Gustafson said, while the spike in last year’s report can be attributed to instituting Turnitin, the department is aware its numbers tend to be higher than others, and believe some of it might be due to chemistry being required for many high-stress education paths, such as medical school.

“I honestly think chemistry can be such an important course,” Gustafson said. “The pressure for performing well in the course can push students.”

The committee’s report, presented to the Audit and Compliance Committee of the Board of Trustees in August, noted among the contributing factors was student confusion about authorized and unauthorized collaboration.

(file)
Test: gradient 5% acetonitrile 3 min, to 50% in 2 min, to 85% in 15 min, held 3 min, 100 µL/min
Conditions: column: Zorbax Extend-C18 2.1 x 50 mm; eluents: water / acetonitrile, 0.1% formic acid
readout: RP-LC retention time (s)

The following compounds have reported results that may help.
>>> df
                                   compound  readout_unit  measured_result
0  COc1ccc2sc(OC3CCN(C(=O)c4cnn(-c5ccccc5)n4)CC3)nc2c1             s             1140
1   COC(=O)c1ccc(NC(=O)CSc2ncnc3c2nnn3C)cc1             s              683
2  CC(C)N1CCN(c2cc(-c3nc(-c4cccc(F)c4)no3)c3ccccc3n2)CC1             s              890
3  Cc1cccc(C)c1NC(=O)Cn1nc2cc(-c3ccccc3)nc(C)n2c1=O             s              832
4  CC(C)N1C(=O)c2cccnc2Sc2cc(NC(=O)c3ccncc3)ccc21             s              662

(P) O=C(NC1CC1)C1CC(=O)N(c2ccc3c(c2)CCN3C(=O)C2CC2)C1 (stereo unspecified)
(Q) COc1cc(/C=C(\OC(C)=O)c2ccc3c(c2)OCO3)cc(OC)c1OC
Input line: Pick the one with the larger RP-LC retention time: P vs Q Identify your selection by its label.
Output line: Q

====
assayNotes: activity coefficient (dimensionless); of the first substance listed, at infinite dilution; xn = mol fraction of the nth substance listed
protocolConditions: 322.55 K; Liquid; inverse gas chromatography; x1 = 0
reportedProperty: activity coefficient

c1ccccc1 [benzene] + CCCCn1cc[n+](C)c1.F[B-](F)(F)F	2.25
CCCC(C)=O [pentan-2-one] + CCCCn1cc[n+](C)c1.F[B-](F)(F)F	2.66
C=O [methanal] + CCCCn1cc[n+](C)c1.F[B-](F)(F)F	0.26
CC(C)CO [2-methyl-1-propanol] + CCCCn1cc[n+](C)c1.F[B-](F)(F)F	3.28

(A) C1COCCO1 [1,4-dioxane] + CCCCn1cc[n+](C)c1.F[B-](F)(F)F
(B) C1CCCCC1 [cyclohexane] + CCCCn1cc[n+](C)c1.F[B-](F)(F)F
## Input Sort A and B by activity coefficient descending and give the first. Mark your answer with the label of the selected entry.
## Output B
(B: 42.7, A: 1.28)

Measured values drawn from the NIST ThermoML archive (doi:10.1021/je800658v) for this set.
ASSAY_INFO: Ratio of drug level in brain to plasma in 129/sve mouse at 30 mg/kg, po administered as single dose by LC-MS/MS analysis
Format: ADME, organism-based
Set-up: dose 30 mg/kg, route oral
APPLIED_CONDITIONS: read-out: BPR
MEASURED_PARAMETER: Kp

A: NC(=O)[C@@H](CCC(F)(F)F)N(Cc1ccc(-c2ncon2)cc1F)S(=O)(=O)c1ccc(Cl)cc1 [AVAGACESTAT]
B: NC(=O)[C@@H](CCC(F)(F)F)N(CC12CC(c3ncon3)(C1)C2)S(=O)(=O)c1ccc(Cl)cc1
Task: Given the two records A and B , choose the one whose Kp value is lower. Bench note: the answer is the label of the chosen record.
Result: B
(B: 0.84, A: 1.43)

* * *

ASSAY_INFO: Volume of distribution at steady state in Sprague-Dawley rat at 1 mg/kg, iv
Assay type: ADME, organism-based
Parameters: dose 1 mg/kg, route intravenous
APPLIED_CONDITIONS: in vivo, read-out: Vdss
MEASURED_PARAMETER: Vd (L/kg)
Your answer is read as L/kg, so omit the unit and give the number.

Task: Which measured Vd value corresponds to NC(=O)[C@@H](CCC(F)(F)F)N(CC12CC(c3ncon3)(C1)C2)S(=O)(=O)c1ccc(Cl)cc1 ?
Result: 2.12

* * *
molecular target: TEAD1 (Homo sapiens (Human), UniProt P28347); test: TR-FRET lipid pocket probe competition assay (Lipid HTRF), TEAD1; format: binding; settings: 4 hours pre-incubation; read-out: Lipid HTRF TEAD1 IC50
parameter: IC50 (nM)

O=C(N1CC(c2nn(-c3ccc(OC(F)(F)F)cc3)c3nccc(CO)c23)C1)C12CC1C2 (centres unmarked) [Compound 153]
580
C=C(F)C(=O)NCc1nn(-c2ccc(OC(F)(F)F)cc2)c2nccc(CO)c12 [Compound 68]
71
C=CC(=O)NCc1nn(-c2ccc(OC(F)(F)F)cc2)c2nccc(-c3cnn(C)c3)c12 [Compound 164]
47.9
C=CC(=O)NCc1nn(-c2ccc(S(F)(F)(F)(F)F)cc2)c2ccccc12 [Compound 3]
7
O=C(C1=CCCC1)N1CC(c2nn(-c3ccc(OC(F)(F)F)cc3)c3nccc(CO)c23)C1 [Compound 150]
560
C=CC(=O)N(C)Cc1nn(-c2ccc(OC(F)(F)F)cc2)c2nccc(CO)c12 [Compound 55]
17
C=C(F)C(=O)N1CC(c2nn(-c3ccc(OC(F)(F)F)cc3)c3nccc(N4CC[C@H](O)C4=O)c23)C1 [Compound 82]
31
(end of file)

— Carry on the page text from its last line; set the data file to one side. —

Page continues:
To illustrate the point, the report offered two case studies: one from the College of Veterinary Medicine and one from the Fisher College of Business.

In the veterinary class, of a group of 85 students identified as having collaborated on a take-home exam, 84 were ultimately found to be in violation of the honor code and given zeros on the assignment.

Steps taken by the veterinary college following this case were presented in the report and included a strengthened honor code, five specific exam and grading types, and emphasis on in-class grades to avoid unsanctioned collaboration combined with increased use of proctors.

The report also clarified standards on collaboration for out-of-class assignments and “required that all syllabi include a description of the grading types and specific statements on academic integrity and misconduct.”